Time in seconds to wait for the interface to initialize when it is not found already up at program startup. Default: 3 seconds.
-t, --timeout=int
Timeout in seconds used to wait for tests to terminate. Default: 5 seconds.
-v, --verbose
Operate verbosely.
Show the version number of the program.


guessnet takes as input a description of the tests it should perform. The test description file looks like this:

  # Empty lines and lines starting with '#' are ignored.
  # Other lines contain:
  #   <profile-name> <test-method> <parameters>

# At home, look for a host with the given IP and MAC address home peer 00:01:02:03:04:05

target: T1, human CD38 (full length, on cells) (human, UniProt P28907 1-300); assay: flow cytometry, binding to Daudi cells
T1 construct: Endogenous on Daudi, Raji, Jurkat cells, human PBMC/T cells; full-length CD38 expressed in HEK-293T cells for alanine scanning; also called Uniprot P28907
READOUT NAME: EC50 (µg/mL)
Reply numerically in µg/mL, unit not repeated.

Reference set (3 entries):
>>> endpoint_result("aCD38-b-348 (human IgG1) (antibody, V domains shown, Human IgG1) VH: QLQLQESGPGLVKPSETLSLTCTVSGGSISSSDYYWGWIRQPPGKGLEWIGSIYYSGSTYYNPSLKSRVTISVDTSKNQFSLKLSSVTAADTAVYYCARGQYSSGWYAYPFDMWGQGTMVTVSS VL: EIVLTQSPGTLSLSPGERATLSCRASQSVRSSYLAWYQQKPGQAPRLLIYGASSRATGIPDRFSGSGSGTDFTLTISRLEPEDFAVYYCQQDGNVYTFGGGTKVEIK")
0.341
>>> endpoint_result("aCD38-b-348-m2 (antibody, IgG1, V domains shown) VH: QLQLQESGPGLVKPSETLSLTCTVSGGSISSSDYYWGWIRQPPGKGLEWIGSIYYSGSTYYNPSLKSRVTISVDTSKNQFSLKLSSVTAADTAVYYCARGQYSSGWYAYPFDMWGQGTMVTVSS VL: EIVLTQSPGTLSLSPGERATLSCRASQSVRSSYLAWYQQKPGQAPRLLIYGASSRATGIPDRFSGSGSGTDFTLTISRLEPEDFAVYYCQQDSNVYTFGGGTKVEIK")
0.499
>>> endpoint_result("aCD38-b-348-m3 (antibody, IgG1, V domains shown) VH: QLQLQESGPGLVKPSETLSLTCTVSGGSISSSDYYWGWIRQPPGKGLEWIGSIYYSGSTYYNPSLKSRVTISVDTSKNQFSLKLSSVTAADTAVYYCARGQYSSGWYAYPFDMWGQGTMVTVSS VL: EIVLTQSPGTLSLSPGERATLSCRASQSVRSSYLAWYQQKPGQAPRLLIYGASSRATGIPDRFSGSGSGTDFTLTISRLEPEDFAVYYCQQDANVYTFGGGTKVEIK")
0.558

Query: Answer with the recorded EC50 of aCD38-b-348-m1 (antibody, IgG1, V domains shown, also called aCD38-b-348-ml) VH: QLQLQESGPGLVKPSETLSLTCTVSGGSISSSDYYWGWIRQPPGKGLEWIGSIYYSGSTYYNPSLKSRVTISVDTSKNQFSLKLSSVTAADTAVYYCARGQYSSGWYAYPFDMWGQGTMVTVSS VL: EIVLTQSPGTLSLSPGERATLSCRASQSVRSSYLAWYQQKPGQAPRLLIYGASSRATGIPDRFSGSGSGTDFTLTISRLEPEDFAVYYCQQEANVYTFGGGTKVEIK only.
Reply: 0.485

# At the university, check for the presence of at least one # of the following hosts university peer 05:06:03:02:01:0A university peer 15:13:B3:A2:2F:CD

# If the peer doesn't reply to ARP packets coming from # then you can additionally specify a source address to use university peer 15:13:B3:A2:2F:CD

# For the work network use a custom script work command /usr/local/bin/check_work

# Commands are executed by "sh -c" so shell syntax can be used john-irda command grep -q `cat ~enrico/john-irda-id` /proc/net/irda/discovery

# Location name and interface name are exported in NAME and IFACE weirdnet command /usr/local/bin/weirddetect "$NAME" "$IFACE"

# Profile "none" is selected if no network signal is detected # (i.e. there is no cable plugged into the socket) no-net missing-cable

Every non-comment line represents a test to perform.